It is most convenient to say: the faith of the most ancient person was primitive, and maybe it did not exist at all, since there is no direct evidence. But to say so is to ignore the very unambiguous evidence of material monuments, to close your eyes to facts. In Soviet textbooks they wrote that religion arose out of fear of primitive people in front of the terrible phenomena of nature. That, hoping to protect themselves before a forest fire or flood, our distant ancestors invented spirits and gods. What ignorance they left to the deceased in their graves is the food-what if they get hungry? Gradually, from worshiping the spirits of nature (shamanism), people went on to chant the assembly of the gods (Egypt, Ancient Greece), then came up with monotheism (faith in the One God). And, finally, religion has gone out of fashion: life has become civilized, man – scientific and technically progressive. Such views are still very popular today. But how true are they? How do modern scientists see our prehistoric ancestors?
What is spirituality written on?
Many still believe that religion has developed since ancient times as the person has developed. There was, in other words, a linear process of development: from primitive forms – to complex cults. In science, too, such an approach dominated for a long time, but already from the middle of the last century, scientists abandoned these schemes, because of their inconsistency with a new array of facts. However, these schemes, long abandoned by science, continue to exist in popular culture. In literature, journalism, cinema, there are many stories about ancient savages who have not yet been invented by the gods, or have only just done so. Despite the fact that archaeological discoveries left less and less places for such views and even gave rise to a number of scientists to suggest that the most ancient person had knowledge of the One God-Creator, there was both faith and a religious cult.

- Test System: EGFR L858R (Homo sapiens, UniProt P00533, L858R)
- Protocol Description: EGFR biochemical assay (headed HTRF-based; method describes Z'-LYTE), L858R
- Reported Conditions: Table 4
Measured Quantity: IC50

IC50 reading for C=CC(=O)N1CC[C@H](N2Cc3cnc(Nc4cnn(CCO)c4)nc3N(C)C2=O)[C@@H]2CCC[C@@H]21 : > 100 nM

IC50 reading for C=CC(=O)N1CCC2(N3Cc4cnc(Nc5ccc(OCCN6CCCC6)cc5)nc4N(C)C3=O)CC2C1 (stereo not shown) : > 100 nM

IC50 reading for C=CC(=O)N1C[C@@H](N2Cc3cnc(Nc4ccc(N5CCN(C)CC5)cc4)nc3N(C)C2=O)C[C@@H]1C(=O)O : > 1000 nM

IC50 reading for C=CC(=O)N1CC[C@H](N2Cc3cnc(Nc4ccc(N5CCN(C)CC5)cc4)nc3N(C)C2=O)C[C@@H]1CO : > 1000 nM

The main problem here is that historians, culturologists and religious scholars often have little to rely on. After all, religion is more convenient to learn from texts than from archeology. This is the spiritual sphere of life, and it is not so easy to reconstruct the remains of bones and tools. There is a relatively small section of ancient history in which writing existed. (The first written monument dates to the very end of the 4th millennium BC The writing appears almost simultaneously with the statehood and approximately six thousand years after the domestication of plants and animals.) And there is a huge time layer – the oldest, prehistoric times, the dawn of mankind, when not only writing, but there was still no rock painting.
It is most convenient to say: the faith of the most ancient person was primitive, and maybe it did not exist at all, since there is no direct evidence. But to say so is to ignore the very unambiguous evidence of material monuments, to close your eyes to facts.
Since the beginning of the XX century, scientists are trying to reconstruct the worldview of the oldest people on the basis of archaeological finds. And this is done simultaneously with the study of the living tribes in Central Africa and Australia, leading an archaic way of life. All this makes it possible to speak reasonably about the religion and belief of our ancestors.